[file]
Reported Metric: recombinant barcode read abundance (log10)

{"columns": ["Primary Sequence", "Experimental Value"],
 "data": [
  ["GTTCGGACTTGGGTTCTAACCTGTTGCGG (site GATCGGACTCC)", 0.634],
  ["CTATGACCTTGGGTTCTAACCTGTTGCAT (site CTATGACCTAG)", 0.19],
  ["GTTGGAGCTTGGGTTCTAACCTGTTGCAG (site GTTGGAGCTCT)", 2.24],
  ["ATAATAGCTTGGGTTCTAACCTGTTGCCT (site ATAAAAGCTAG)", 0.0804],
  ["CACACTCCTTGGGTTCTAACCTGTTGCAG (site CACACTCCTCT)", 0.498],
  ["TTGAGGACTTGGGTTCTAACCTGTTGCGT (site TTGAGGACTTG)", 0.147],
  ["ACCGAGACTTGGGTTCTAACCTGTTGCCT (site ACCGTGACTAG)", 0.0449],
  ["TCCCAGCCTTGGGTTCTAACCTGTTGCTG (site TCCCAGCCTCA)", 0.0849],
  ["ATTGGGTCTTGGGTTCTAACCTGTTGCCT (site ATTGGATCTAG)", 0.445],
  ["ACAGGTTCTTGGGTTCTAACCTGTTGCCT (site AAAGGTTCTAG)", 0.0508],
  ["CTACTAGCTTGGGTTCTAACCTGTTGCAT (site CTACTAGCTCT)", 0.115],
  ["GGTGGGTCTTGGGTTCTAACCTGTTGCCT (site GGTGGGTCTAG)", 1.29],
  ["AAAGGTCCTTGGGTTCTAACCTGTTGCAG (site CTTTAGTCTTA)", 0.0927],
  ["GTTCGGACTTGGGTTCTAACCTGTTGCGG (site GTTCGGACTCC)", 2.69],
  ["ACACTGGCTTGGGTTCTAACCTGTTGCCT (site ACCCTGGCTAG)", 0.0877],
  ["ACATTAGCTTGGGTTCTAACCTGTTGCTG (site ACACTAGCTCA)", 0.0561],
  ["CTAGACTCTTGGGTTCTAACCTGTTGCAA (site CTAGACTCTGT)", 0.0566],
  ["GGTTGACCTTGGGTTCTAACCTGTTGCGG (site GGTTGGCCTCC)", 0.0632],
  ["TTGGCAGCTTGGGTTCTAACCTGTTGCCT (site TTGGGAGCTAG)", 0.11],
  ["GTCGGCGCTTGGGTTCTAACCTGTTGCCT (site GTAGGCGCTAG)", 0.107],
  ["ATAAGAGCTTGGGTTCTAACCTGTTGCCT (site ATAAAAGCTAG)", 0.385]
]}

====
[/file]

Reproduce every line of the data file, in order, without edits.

Reported Metric: recombinant barcode read abundance (log10)

{"columns": ["Primary Sequence", "Experimental Value"],
 "data": [
  ["GTTCGGACTTGGGTTCTAACCTGTTGCGG (site GATCGGACTCC)", 0.634],
  ["CTATGACCTTGGGTTCTAACCTGTTGCAT (site CTATGACCTAG)", 0.19],
  ["GTTGGAGCTTGGGTTCTAACCTGTTGCAG (site GTTGGAGCTCT)", 2.24],
  ["ATAATAGCTTGGGTTCTAACCTGTTGCCT (site ATAAAAGCTAG)", 0.0804],
  ["CACACTCCTTGGGTTCTAACCTGTTGCAG (site CACACTCCTCT)", 0.498],
  ["TTGAGGACTTGGGTTCTAACCTGTTGCGT (site TTGAGGACTTG)", 0.147],
  ["ACCGAGACTTGGGTTCTAACCTGTTGCCT (site ACCGTGACTAG)", 0.0449],
  ["TCCCAGCCTTGGGTTCTAACCTGTTGCTG (site TCCCAGCCTCA)", 0.0849],
  ["ATTGGGTCTTGGGTTCTAACCTGTTGCCT (site ATTGGATCTAG)", 0.445],
  ["ACAGGTTCTTGGGTTCTAACCTGTTGCCT (site AAAGGTTCTAG)", 0.0508],
  ["CTACTAGCTTGGGTTCTAACCTGTTGCAT (site CTACTAGCTCT)", 0.115],
  ["GGTGGGTCTTGGGTTCTAACCTGTTGCCT (site GGTGGGTCTAG)", 1.29],
  ["AAAGGTCCTTGGGTTCTAACCTGTTGCAG (site CTTTAGTCTTA)", 0.0927],
  ["GTTCGGACTTGGGTTCTAACCTGTTGCGG (site GTTCGGACTCC)", 2.69],
  ["ACACTGGCTTGGGTTCTAACCTGTTGCCT (site ACCCTGGCTAG)", 0.0877],
  ["ACATTAGCTTGGGTTCTAACCTGTTGCTG (site ACACTAGCTCA)", 0.0561],
  ["CTAGACTCTTGGGTTCTAACCTGTTGCAA (site CTAGACTCTGT)", 0.0566],
  ["GGTTGACCTTGGGTTCTAACCTGTTGCGG (site GGTTGGCCTCC)", 0.0632],
  ["TTGGCAGCTTGGGTTCTAACCTGTTGCCT (site TTGGGAGCTAG)", 0.11],
  ["GTCGGCGCTTGGGTTCTAACCTGTTGCCT (site GTAGGCGCTAG)", 0.107],
  ["ATAAGAGCTTGGGTTCTAACCTGTTGCCT (site ATAAAAGCTAG)", 0.385]
]}

====